With the blink ISR defined, we now need to connect this to the CurieTimerOne (remember our interrupt will be the expiration of a certain interval of time). For this project, we want the special effects to be called over BLE. We chose to use the switchCharacteristic to not only turn the light on and off, but also to control each of the special effects. As BLE characteristic changes can come asynchronously, we define a function to be called whenever there is a change of the switchCharacteristic. In this function we use a switch/case statement. You can expand this to account for any of the 256 potential switchCharacteristic values.

The switchCharacteristic value of 1 is the blink function. When a 1 is written to the switch characteristic, it gets fed into the switch/case statement of the switchCharacterisiticWritten() function.

First we stop CurieTimerOne. We have no idea what is going on at this point with the timer, so we bring it to a stop and then start it up again with an interval of 0.1 sec(100000 microsecords) and set it to call the blink ISR, simple!

void switchCharacteristicWritten(BLECentral& central, BLECharacteristic& characteristic)
{
 /**
  * We will use a switch/case statement here so that we can expand the functionality of the app
  * in the future; This will allow us to accept values up to 255 on the switch characteristic
  * and not permanently tie the characteritis to just turning the lamp on/off;
  */
  int switchValue = switchCharacteristic.value();
  Serial.print("Switch Value: "); Serial.println(switchValue);
  switch(switchValue)
  {
  ...
     case 1:
        CurieTimerOne.stop();
        CurieTimerOne.start(100000, &blinkISR);
       break;
  ...

You can read through the rest of the code to see how the other effects are implemented.

The Webpage

It should be noted that the Web Bluetooth API is still in a developmental stage and has very specific restrictions and limits around its use. You can can review these here: https://github.com/WebBluetoothCG/web-bluetooth/blob/gh-pages/implementation-status.md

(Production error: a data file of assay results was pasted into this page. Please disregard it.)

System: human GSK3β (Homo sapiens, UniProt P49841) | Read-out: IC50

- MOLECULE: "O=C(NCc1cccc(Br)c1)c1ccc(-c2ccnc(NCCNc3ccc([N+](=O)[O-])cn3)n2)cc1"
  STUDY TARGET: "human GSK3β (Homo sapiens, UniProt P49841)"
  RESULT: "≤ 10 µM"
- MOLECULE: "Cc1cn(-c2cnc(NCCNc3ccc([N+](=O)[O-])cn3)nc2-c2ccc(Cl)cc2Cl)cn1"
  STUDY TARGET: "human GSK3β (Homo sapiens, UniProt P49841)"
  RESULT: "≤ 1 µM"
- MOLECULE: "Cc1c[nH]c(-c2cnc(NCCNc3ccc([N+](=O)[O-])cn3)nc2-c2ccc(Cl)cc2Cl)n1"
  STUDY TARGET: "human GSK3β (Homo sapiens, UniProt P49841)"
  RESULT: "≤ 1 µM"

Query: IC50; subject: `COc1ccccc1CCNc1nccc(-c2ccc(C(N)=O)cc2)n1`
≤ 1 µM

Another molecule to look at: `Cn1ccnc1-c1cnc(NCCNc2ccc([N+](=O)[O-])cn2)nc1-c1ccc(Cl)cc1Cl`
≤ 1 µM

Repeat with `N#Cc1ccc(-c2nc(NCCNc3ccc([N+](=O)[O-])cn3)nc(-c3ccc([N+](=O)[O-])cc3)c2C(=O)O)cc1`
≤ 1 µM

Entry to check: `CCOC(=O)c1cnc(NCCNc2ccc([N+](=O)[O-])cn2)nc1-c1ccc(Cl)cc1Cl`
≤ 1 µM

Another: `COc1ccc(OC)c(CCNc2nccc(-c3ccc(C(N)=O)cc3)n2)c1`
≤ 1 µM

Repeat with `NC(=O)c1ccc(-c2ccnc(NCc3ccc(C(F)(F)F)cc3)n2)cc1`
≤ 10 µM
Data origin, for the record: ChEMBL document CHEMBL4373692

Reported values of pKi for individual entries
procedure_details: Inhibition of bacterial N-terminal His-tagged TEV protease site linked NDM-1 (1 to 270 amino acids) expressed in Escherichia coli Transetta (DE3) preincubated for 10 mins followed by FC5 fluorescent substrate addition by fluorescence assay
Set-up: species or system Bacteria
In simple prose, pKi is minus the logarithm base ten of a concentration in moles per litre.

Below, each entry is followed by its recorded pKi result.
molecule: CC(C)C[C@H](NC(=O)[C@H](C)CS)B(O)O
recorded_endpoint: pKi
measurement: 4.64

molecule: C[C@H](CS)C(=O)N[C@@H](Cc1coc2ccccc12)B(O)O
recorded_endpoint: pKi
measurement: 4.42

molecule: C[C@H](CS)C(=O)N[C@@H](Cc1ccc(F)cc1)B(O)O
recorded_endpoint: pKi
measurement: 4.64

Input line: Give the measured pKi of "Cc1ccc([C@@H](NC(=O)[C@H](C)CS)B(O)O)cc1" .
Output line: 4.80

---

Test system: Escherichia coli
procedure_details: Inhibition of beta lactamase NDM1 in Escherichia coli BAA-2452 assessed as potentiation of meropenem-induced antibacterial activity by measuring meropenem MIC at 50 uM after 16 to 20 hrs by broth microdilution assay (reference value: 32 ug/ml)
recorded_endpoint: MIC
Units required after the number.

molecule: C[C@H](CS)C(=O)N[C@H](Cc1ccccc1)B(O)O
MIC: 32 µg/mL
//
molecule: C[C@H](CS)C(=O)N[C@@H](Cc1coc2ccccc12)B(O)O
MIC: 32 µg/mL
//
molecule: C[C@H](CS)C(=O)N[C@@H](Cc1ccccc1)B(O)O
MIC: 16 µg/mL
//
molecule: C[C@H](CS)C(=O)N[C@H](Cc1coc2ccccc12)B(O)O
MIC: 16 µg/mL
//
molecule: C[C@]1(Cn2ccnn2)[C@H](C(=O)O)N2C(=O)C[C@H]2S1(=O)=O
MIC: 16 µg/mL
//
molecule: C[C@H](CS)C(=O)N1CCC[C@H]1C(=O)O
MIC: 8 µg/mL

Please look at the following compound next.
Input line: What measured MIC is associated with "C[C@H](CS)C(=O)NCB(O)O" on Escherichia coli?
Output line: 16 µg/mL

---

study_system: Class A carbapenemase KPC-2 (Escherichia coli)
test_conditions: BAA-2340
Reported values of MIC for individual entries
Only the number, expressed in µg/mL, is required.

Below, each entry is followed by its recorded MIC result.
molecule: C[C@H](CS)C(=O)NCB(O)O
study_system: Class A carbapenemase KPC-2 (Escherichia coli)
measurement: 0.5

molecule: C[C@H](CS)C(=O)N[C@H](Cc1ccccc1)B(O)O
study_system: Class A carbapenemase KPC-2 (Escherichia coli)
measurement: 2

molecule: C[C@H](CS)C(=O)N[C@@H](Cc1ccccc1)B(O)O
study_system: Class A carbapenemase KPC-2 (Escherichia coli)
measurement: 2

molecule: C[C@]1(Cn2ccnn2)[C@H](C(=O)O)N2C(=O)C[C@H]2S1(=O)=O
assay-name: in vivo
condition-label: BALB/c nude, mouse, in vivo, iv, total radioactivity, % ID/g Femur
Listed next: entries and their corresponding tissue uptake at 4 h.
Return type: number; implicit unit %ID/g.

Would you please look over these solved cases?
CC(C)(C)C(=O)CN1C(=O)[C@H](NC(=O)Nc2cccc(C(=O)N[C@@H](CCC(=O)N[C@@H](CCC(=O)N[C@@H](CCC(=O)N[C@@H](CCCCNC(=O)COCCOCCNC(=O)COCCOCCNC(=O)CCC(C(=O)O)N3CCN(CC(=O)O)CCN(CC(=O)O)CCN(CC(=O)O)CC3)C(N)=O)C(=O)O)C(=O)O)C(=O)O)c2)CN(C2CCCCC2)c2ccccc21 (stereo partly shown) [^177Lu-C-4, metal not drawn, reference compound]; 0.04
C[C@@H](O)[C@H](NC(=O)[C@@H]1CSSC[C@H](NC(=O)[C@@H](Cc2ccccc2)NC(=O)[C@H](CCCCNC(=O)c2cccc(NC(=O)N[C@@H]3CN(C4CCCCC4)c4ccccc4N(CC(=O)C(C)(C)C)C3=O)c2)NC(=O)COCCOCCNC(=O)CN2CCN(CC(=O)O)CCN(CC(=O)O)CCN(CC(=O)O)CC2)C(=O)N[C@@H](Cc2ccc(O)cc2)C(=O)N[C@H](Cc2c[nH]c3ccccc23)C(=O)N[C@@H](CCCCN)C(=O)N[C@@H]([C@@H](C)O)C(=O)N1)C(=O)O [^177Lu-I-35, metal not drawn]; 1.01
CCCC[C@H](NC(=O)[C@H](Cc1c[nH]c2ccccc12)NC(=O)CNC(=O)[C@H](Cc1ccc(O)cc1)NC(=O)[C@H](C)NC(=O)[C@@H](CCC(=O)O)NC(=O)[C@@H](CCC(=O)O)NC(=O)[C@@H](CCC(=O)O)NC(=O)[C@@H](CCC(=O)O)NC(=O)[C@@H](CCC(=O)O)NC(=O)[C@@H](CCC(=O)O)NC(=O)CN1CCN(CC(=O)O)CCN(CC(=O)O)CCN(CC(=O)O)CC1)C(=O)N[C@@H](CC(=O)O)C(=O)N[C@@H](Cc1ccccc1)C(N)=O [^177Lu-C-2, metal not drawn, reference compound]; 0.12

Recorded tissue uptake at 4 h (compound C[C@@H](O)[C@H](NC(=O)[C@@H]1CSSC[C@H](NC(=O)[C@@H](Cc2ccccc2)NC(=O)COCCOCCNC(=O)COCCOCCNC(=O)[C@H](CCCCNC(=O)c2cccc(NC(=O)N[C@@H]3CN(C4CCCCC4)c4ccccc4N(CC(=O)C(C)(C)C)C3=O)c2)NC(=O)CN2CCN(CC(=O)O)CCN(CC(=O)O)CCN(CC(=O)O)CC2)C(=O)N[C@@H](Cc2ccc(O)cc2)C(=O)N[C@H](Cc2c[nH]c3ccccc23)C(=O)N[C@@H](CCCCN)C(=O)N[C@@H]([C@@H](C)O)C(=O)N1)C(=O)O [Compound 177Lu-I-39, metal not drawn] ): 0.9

This project will work on and has been tested on a chromebook, running the chrome web browser with the chrome webbluetooth experimental flag enabled. After consulting the capabilities in the lists above, you can test it out and let me know what works for you!

If you set up the Arduino 101 circuit as shown below and upload the sketch for this project, simply logging onto the BLElectric Light 101 website hosted in Github pages will allow you to interact with the light bulb right away. You will neither have to do any more coding, nor learn any more about the Web Bluetooth API. I suspect, however, that that’s not really why you are here reading about this on Hackster, is it? So the following description highlights how you would go about doing something like this on your own. This is meant to supplement, but not replace all the great tutorials available to you online. The best place to start is at the main author's , Francois Beaufort, post or at the Web Bluetooth CG Github page.

In order to use the Web Bluetooth API, we need a way to serve up a webpage with HTTPS. This is easily done through Github Pages. This requires a Github account and following the instructions at that page. This is a very convenient way to not only serve up your code, but also document and share your project code and other project files with the world. If you haven't gotten into Github yet, I strongly recommend doing it. It is clearly the way Makers, not just professionals, are sharing their work! Wayne Gretzky is famous for saying "skate to where the puck is going. . .", the Maker puck is going all the way to Github!

The beginning of your understanding in how make a webpage that uses the Web Bluetooth API to interact with your embedded project is to understand the file structure of one that works.

A note of caution here, I spent a long time trying to use the Web Bluetooth API at first, not because it is complicated, but because the first time I encountered it was through code written in the angular.js framework. I found myself absorbed with trying to learn learn angular.js and going nowhere fast with both my coding and my projects. So I dumped that apporach and took a bare bones approach adapted from the links I provided above.

The file structure of our project will include an index.html file. This is homepage of the project and will include the basic outline of the webpage. As the file extension indicates, this file will be written with HTML. This means that you have all the power and years of refinement and development of UI design using HTML to access when designing your interface!

Within our file structure, you will see a folder named css. This directory contains the css.style file with contains all the styling and detailing of the elements specific in our index.html file. I won’t go into any details here, but give some advice on CSS: If you want to do something with CSS, there is probably a blog post, tutorial or post somewhere on the very thing you want to do. Just google it, read, try and learn!